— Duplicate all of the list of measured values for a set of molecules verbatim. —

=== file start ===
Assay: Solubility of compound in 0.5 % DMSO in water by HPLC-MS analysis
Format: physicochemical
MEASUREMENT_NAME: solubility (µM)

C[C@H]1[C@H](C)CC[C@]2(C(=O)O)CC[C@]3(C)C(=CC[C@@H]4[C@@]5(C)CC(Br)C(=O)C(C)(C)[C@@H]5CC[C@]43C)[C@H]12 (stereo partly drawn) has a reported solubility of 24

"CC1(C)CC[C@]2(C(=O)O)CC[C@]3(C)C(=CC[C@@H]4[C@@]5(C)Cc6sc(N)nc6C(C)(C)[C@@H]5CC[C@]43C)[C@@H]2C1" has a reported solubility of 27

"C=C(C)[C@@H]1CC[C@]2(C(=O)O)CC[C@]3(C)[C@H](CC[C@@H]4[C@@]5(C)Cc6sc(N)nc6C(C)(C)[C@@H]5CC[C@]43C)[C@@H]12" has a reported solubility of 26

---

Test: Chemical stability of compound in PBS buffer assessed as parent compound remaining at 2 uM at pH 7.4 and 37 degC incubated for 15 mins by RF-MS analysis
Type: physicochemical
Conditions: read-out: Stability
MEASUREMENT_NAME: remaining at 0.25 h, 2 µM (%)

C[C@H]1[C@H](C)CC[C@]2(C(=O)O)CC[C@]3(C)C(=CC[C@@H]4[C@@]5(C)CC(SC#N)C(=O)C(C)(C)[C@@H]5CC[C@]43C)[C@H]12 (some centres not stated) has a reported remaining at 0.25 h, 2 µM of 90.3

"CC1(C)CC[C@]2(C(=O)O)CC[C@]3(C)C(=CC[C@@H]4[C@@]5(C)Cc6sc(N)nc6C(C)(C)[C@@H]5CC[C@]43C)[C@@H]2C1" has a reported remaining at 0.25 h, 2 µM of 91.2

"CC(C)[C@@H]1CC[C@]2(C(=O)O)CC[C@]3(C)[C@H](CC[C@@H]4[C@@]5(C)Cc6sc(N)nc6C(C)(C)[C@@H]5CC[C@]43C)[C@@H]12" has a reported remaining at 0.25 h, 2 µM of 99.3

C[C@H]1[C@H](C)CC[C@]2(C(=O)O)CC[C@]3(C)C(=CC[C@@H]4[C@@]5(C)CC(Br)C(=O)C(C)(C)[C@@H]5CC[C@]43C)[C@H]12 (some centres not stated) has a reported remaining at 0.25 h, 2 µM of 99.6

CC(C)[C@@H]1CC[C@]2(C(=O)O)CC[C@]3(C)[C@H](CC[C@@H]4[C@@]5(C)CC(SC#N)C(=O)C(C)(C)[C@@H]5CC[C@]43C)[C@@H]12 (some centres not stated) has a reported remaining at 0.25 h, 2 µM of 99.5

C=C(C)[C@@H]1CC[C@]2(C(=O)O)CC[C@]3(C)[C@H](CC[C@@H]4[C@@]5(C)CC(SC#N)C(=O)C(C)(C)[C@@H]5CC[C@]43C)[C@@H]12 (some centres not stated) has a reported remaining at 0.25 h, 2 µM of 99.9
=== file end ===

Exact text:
Assay: Solubility of compound in 0.5 % DMSO in water by HPLC-MS analysis
Format: physicochemical
MEASUREMENT_NAME: solubility (µM)

C[C@H]1[C@H](C)CC[C@]2(C(=O)O)CC[C@]3(C)C(=CC[C@@H]4[C@@]5(C)CC(Br)C(=O)C(C)(C)[C@@H]5CC[C@]43C)[C@H]12 (stereo partly drawn) has a reported solubility of 24

"CC1(C)CC[C@]2(C(=O)O)CC[C@]3(C)C(=CC[C@@H]4[C@@]5(C)Cc6sc(N)nc6C(C)(C)[C@@H]5CC[C@]43C)[C@@H]2C1" has a reported solubility of 27

"C=C(C)[C@@H]1CC[C@]2(C(=O)O)CC[C@]3(C)[C@H](CC[C@@H]4[C@@]5(C)Cc6sc(N)nc6C(C)(C)[C@@H]5CC[C@]43C)[C@@H]12" has a reported solubility of 26

---

Test: Chemical stability of compound in PBS buffer assessed as parent compound remaining at 2 uM at pH 7.4 and 37 degC incubated for 15 mins by RF-MS analysis
Type: physicochemical
Conditions: read-out: Stability
MEASUREMENT_NAME: remaining at 0.25 h, 2 µM (%)

C[C@H]1[C@H](C)CC[C@]2(C(=O)O)CC[C@]3(C)C(=CC[C@@H]4[C@@]5(C)CC(SC#N)C(=O)C(C)(C)[C@@H]5CC[C@]43C)[C@H]12 (some centres not stated) has a reported remaining at 0.25 h, 2 µM of 90.3

"CC1(C)CC[C@]2(C(=O)O)CC[C@]3(C)C(=CC[C@@H]4[C@@]5(C)Cc6sc(N)nc6C(C)(C)[C@@H]5CC[C@]43C)[C@@H]2C1" has a reported remaining at 0.25 h, 2 µM of 91.2

"CC(C)[C@@H]1CC[C@]2(C(=O)O)CC[C@]3(C)[C@H](CC[C@@H]4[C@@]5(C)Cc6sc(N)nc6C(C)(C)[C@@H]5CC[C@]43C)[C@@H]12" has a reported remaining at 0.25 h, 2 µM of 99.3

C[C@H]1[C@H](C)CC[C@]2(C(=O)O)CC[C@]3(C)C(=CC[C@@H]4[C@@]5(C)CC(Br)C(=O)C(C)(C)[C@@H]5CC[C@]43C)[C@H]12 (some centres not stated) has a reported remaining at 0.25 h, 2 µM of 99.6

CC(C)[C@@H]1CC[C@]2(C(=O)O)CC[C@]3(C)[C@H](CC[C@@H]4[C@@]5(C)CC(SC#N)C(=O)C(C)(C)[C@@H]5CC[C@]43C)[C@@H]12 (some centres not stated) has a reported remaining at 0.25 h, 2 µM of 99.5

C=C(C)[C@@H]1CC[C@]2(C(=O)O)CC[C@]3(C)[C@H](CC[C@@H]4[C@@]5(C)CC(SC#N)C(=O)C(C)(C)[C@@H]5CC[C@]43C)[C@@H]12 (some centres not stated) has a reported remaining at 0.25 h, 2 µM of 99.9